Japan's Kaguya lunar orbiter will end its nearly two-year mission when it collides with the moon at 1830 GMT,Wednesday,June 10,2009 i. e. at 0015 NST,Thursday,June 11,2009.
Kaguya is set to crash into the moon at a lunar latitude of 63° south and longitude of 80° east. Its projected impact site is circled in red in this mosaic of images taken by Europe's SMART-1 spacecraft, which itself smashed into the moon at the end of its mission in 2006 (Image: B Foing/B Grieger/ESA)
Observers in Asia and Australia may be able to spot a bright flash or plume of dust from the crash, and researchers will study its impact site to watch how radiation and micrometeoroids weather the newly exposed lunar soil over time.
Launched in September 2007, Kaguya, formerly known at SELENE, sought to shed light on the formation and evolution of the moon by studying its composition, gravitational field and surface characteristics.
Kaguya deployed two smaller satellites after reaching lunar orbit that allowed it to relay data to Earth while it was on the moon's far side and to better measure anomalies in the moon's gravitational field (see First gravity map of moon's far side unveiled). It also made the world's first HD video of the lunar surface.
Like previous lunar orbiters, including China's Chang'e 1 and Europe's SMART-1 probes, Kaguya will end its voyage in a violent rendezvous with the moon's surface.
Heat and light
It is set to impact in the lower-right section of the moon's near side (see image). Coming in at a very shallow angle – nearly parallel to the ground – the probe has a high chance of skipping across the surface, like a stone across a pond.
Ground-based observers are unlikely to see this skipping. But those in Asia and Australia might be able to spot a plume of dust raised by the impact, if it is backlit by the sun, like snow thrown up by a skier ploughing through powder, says Bernard Foing, project scientist of the European Space Agency's SMART-1 probe, which impacted the moon in 2006.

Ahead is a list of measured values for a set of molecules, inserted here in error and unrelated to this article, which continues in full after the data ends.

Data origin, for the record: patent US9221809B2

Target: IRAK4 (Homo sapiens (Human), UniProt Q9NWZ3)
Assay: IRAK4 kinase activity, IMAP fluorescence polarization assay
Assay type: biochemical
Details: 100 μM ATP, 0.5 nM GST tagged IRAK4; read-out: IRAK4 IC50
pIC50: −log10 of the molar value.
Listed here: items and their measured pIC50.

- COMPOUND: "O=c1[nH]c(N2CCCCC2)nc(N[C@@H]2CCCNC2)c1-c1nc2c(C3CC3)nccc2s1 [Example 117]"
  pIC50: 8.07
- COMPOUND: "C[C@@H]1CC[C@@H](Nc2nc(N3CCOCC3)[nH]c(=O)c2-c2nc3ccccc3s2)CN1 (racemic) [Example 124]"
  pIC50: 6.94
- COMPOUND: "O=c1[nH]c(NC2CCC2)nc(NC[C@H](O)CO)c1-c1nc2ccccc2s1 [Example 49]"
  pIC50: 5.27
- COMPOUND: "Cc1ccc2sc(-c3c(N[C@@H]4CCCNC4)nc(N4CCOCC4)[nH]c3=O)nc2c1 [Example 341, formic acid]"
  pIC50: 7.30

Viewers may also see a brief flash as some of the kinetic energy of the probe, which will be moving at 6000 kilometres per hour, is converted to heat and light in the collision. "It's a final show for the Japanese people," says Shin-ichi Sobue, a researcher and spokesperson for the Kaguya mission.
Foing says researchers can learn from these crashes. "Impact is the destiny of each orbiter," he told New Scientist. "We try to make use of it as a research opportunity."
Peter Schultz, an expert on lunar impacts at Brown University in Providence, Rhode Island, agrees. Depending on the specific terrain of the impact site, the crash could leave an elongated scar, exposing fresh soil, or regolith, to the harsh environment of space.
Scientists could watch how the lunar soil weathers over time under solar radiation and bombardment by smaller meteoroids. It would be like "watching a wound heal", according to Schultz.
After the crash, attention will turn to NASA's Lunar Reconnaissance Orbiter (LRO) and Lunar Crater Observation and Sensing Satellite (LCROSS) missions, set to launch a week after Kaguya's demise.
LRO will orbit the moon, studying its composition and topography and searching for possible sites for future human bases, while LCROSS will bombard one of the moon's polar craters with two heavy impactors in search of water ice there.